TRUMAN ROUTES

 

NOTE:  Steve has added a rotating photo feature to the web page. I have sent him some photos but if you have any you like, send them to Steve at: steve.carton@retrievalsystems.com  Take a look.

 
OUR SPONSORS
 
bluepoint cat



Spring/Summer Moore's Marines Long Distance Training
***
Kent Island Running CLUB
***
Peninsula Pacers Running CLUB
 Week #137, 9 AUGUST 2014
============================
25 YEARS OF MOORE'S MARINE'S

 

30 Years of MOORE'S MARINES 

Every run, I stop at some point in my run for a few minutes, look around, and enjoy the surroundings. I'm reminded of why I do this and why I love it so much.
Anita Ortiz 

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Note: If you have an article, link, tip, race accomplishment or milestone to pass on to the group, please let me know. Use Annapolis Trail Runners Facebook Group to share tips and questions directly with everyone in the group.

 

 ********************************************  

LATE NOTE:  Willie Gumula was in an accident on his motorcycle yesterday. Head on collision with a car on Rt424. The car crossed the mid-line hit Willie and kept going.  He has a broken foot and injured finger but is okay and recovering at home.  He intends to be cheering BEN MOORE runners from his porch so be sure to wave to him as you go by on Pinedale.  Get well soon, Willie.  We are thinking of you.

 

 

NOTE:

We get a nice 50% discount for the TRUMAN PORT A POT, which means $50 per month. 
  

NOTE: VOLUNTEERS NEEDED FOR BEN MOORE MEMORIAL RUN -Complimentary Entry for a friend this year or apply it to next year 

 

Better conditions for last Saturday's run.  The forecast 80% chance of rain did not happen - dry all the way.   YOU ALWAYS SHOW UP :-).  It was an excellent opportunity to work on your marathon pace (for the last few miles).  This is the point in the training that Sandy Kirkland  had been having trouble 'fading' during toward the end of her long runs.  She doubled her Endurolytes and had a great run.   All of you should be working  to find that 'magic mix' that works best for you.  I know John and others are working on increasing their fluid intake, and associated salt/electrolyte intake to stave off cramps.

 

You should be well into your experimentation with different energy gels and endurance fluids; or fine tuning what you already know works for you.  It boils down to finding what combination of electrolytes, protein, carbohydrates, sugar, amino acids, sugars, and flavoring works best for your system - and tastes good enough that you will actually consume it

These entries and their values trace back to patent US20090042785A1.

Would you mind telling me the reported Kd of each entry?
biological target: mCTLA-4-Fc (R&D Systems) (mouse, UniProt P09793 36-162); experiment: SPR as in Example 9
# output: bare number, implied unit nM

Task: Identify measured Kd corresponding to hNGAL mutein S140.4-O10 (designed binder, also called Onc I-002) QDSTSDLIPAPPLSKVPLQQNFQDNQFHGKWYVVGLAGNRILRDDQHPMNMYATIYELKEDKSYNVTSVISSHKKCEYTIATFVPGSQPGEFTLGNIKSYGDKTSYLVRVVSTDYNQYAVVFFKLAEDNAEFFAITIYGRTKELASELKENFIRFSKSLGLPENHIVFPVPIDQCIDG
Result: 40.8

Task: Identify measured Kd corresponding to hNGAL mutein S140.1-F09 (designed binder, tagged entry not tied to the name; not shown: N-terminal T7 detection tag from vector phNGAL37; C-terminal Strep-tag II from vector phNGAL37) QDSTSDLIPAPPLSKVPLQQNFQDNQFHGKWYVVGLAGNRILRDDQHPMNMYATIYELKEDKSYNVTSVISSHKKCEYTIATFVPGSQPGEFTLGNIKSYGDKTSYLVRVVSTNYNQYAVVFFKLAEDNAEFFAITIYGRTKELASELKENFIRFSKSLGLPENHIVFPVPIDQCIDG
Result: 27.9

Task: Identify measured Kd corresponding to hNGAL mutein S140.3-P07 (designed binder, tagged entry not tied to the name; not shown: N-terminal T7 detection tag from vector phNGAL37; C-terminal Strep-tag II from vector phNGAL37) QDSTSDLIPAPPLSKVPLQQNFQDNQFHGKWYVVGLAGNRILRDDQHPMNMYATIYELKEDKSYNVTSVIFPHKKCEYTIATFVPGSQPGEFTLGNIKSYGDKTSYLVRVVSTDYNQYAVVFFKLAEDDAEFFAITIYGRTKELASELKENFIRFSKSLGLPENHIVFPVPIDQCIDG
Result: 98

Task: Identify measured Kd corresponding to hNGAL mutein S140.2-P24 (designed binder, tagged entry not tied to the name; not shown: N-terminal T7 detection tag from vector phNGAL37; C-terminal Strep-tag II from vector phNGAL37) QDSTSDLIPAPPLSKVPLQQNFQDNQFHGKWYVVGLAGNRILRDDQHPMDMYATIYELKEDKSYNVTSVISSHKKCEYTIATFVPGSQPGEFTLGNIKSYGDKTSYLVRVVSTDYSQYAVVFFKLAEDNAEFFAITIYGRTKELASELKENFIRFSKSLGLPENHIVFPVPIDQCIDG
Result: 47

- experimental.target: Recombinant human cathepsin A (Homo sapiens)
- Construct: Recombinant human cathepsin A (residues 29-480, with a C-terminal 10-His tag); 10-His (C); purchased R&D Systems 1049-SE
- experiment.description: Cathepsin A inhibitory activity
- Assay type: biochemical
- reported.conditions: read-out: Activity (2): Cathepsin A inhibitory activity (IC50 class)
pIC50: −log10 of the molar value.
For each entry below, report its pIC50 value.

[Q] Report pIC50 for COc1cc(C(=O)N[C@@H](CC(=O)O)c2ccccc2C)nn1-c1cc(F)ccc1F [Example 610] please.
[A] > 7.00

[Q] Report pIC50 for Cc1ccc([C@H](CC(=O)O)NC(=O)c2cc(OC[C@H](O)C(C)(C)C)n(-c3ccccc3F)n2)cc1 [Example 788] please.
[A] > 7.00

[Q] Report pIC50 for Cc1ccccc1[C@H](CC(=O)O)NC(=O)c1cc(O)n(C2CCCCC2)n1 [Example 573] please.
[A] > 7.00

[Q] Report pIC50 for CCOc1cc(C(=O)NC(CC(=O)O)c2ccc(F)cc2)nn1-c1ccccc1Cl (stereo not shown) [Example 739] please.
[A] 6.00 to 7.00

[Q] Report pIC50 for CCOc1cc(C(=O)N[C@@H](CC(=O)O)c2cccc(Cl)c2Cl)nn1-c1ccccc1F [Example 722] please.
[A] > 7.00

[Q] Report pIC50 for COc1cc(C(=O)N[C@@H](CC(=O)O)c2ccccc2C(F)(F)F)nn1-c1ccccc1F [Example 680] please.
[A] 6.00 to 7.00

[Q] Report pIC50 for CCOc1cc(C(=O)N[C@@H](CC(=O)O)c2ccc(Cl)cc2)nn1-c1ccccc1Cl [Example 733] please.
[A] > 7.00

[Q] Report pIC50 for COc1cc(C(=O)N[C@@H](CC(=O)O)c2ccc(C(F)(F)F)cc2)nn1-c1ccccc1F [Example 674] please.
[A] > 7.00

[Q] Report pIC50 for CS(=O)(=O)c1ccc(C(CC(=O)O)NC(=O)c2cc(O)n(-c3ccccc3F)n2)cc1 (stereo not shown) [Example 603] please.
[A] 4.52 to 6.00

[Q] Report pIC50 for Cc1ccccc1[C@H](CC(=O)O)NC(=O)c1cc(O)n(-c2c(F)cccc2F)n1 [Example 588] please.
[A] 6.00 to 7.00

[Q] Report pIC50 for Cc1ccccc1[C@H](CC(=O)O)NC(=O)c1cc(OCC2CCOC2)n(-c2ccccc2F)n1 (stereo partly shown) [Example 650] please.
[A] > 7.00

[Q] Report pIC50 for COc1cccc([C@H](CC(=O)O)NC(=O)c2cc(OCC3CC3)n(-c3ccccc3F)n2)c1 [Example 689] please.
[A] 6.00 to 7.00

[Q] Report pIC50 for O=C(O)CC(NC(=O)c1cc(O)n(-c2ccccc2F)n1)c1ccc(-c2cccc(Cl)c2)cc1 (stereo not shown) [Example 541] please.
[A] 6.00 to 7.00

When you have a 'breakthrough', share it with the rest of us!  Everyone will benefit.

 

   It is not an easy process - a lot of trial and error - but when you hit that 'magic mix', the birds will sing louder, the breeze will get cooler, and your feet will float over the ground.......Well, it will be a great feeling, anyway :-)   But it does not end there.  As you get stronger, run longer, run faster; you will need to continually fine tune your 'magic mix', but the increment changes will be smaller.  This is happening for Jane Meyer who has been having 'best ever' performances lately; running more and quicker miles than ever.

 

Every run is different.   Every runner is different.

 
    Here is the link to register for the full year's training:  MOORE'S MARINE's

 

 BEN MOORE MEMORIAL HM and 10k 9 AUG.

 

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Tom Nelson has diligently collected GPS maps of the many routes we use from Truman.  Here is a link to his excellent Runningahead routes:  Click here for:  

MOORE's MARINES RUN ROUTES

 

EVERY RUNNER IS AN EXPERIMENT OF ONE - EVERY RUN IS A NEW ADVENTURE

 

  

RUNNING BEN MOORE MEMORIAL HALF MARATHON

 I chose this timeframe and distance for the race to pay tribute to LCOL Ben Moore with some care.  It fits in a good place for those training for a fall marathon - MCM - to evaluate their progress.  Think if it as a mid-season tempo run test - with a Finishers medal.

  If you are doing Ben Moore instead of the scheduled 18 mile run don't think you will be behind in your training.  There are two approaches to running Ben Moore HM.

Run Ben Moore hard, thinking about hydration and nutrition and you will find doing the 18 mile run the following week to be more satisfying and productive; and maybe quicker.

  The other option is to run the first 10 miles at marathon pace, then pick up the pace and run the last 3 miles hard, as close to 5k  pace you can.

 

   If you do the 18 mile run, do it at a comfortable pace; that is relaxed.  The first of the each progressively longer run is getting used to more time on your feet.  The Ben Moore run is to get you more comfortable running longer distances at a quicker pace.

  You are at a critical point in your training.  Think about how each run fits in making you stronger, and smarter for meeting your goal.


 

HOW OFTEN TO RACE DURING MARATHON TRAINING

Racing-whether to race at all and how often-during a marathon preparatory period is a controversial topic among the coaching community. Roughly one-third of coaches are proponents of executing a marathon build-up similar to that of a 5K, with six to eight primary races leading up to the goal event. Another half believe that racing should be kept to an absolute minimum while preparing for this unique distance. The remaining handful of coaches implement a theory of based on two key factors:

1. How fit are you at the beginning of your marathon preparation?